We could hardly resist putting this pretty map up here, and the motive behind its design makes it even better. The reason is arrived in our inboxes today is because the Economist is inviting the world to vote in the American presidential election in its Global Electoral College (GEC) – we can dream that it would have an impact, at least.
Now, this isn’t some kind of ‘let’s influence the silly Americans’ à la the Guardian’s G2 2004, but a rather nice re-drawing of the electoral map. In the new version 195 of the world’s countries get a say in the outcome of the next presidential election.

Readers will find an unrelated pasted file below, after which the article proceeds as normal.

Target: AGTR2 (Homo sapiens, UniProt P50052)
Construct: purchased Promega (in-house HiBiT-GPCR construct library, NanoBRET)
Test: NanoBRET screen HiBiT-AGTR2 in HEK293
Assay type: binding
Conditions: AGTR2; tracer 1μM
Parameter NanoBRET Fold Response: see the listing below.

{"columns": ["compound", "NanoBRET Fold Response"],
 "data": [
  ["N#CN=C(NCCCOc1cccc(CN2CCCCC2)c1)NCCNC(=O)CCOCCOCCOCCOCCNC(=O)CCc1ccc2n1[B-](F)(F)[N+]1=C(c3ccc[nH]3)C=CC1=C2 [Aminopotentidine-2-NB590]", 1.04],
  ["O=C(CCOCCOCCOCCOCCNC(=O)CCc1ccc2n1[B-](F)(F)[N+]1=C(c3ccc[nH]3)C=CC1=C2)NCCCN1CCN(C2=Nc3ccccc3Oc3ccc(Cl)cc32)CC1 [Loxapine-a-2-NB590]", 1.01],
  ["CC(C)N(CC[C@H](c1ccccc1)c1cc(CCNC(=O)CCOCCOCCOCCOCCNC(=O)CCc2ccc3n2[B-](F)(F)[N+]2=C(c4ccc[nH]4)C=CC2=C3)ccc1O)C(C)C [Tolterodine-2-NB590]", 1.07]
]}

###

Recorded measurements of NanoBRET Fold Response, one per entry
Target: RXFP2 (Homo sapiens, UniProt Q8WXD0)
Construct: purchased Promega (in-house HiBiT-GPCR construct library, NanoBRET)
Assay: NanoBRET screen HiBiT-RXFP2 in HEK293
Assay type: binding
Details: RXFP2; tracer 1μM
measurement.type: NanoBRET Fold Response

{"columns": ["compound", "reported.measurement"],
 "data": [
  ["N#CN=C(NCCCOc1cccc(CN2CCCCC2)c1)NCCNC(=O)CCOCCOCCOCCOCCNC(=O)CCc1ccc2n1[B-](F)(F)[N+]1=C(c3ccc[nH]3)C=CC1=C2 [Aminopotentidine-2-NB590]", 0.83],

“America’s presidential campaign has fascinated people around the world, the Economist.com’s editor, Daniel Franklin said In the release accompanying the map. “Maddeningly, though, only Americans get to vote. But what if the entire world had a say?”
Although based on the American system, it aims to put pay to the significance of the swing vote (‘there are few countries whose votes in the GEC are a foregone conclusion’). The vote closes November 2 2008 when the results will be announced live in New York.
Online, users can look at the world map to see how each of candidates is doing on a global, and country-by-country basis, and find links to the Economist’s election analysis. Right now it’s looking pretty good for Obama. For starters he has 94 per cent of votes in India, 88 per cent of votes in Britain, and 86 per cent support him in China.
It gets more complicated than this, so visit the website for more details.